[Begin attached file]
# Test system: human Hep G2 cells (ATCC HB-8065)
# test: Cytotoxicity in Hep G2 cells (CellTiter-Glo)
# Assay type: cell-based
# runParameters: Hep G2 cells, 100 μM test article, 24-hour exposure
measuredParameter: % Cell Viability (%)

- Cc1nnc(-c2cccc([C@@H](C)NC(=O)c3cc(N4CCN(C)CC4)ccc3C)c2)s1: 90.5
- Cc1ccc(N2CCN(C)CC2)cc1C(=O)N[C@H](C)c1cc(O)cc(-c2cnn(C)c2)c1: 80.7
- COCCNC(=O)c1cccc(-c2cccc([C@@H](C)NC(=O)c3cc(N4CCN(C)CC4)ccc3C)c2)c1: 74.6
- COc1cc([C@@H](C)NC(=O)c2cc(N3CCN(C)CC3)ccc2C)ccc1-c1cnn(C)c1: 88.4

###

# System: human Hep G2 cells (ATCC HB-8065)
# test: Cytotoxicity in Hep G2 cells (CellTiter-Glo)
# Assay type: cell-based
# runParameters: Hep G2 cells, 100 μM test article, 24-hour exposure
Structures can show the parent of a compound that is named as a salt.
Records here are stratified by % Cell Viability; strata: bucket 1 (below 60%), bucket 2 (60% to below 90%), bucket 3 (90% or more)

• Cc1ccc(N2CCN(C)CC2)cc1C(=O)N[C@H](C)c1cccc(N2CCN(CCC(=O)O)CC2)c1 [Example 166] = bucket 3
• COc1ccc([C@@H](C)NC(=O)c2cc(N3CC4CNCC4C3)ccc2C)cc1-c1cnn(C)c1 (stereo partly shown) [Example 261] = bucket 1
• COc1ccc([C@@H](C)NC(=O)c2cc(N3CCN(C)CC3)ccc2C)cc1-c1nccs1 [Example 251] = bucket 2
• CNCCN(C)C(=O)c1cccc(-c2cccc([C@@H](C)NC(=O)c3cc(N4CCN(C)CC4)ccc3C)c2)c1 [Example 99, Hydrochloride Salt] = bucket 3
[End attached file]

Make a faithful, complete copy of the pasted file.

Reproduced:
# Test system: human Hep G2 cells (ATCC HB-8065)
# test: Cytotoxicity in Hep G2 cells (CellTiter-Glo)
# Assay type: cell-based
# runParameters: Hep G2 cells, 100 μM test article, 24-hour exposure
measuredParameter: % Cell Viability (%)

- Cc1nnc(-c2cccc([C@@H](C)NC(=O)c3cc(N4CCN(C)CC4)ccc3C)c2)s1: 90.5
- Cc1ccc(N2CCN(C)CC2)cc1C(=O)N[C@H](C)c1cc(O)cc(-c2cnn(C)c2)c1: 80.7
- COCCNC(=O)c1cccc(-c2cccc([C@@H](C)NC(=O)c3cc(N4CCN(C)CC4)ccc3C)c2)c1: 74.6
- COc1cc([C@@H](C)NC(=O)c2cc(N3CCN(C)CC3)ccc2C)ccc1-c1cnn(C)c1: 88.4

###

# System: human Hep G2 cells (ATCC HB-8065)
# test: Cytotoxicity in Hep G2 cells (CellTiter-Glo)
# Assay type: cell-based
# runParameters: Hep G2 cells, 100 μM test article, 24-hour exposure
Structures can show the parent of a compound that is named as a salt.
Records here are stratified by % Cell Viability; strata: bucket 1 (below 60%), bucket 2 (60% to below 90%), bucket 3 (90% or more)

• Cc1ccc(N2CCN(C)CC2)cc1C(=O)N[C@H](C)c1cccc(N2CCN(CCC(=O)O)CC2)c1 [Example 166] = bucket 3
• COc1ccc([C@@H](C)NC(=O)c2cc(N3CC4CNCC4C3)ccc2C)cc1-c1cnn(C)c1 (stereo partly shown) [Example 261] = bucket 1
• COc1ccc([C@@H](C)NC(=O)c2cc(N3CCN(C)CC3)ccc2C)cc1-c1nccs1 [Example 251] = bucket 2
• CNCCN(C)C(=O)c1cccc(-c2cccc([C@@H](C)NC(=O)c3cc(N4CCN(C)CC4)ccc3C)c2)c1 [Example 99, Hydrochloride Salt] = bucket 3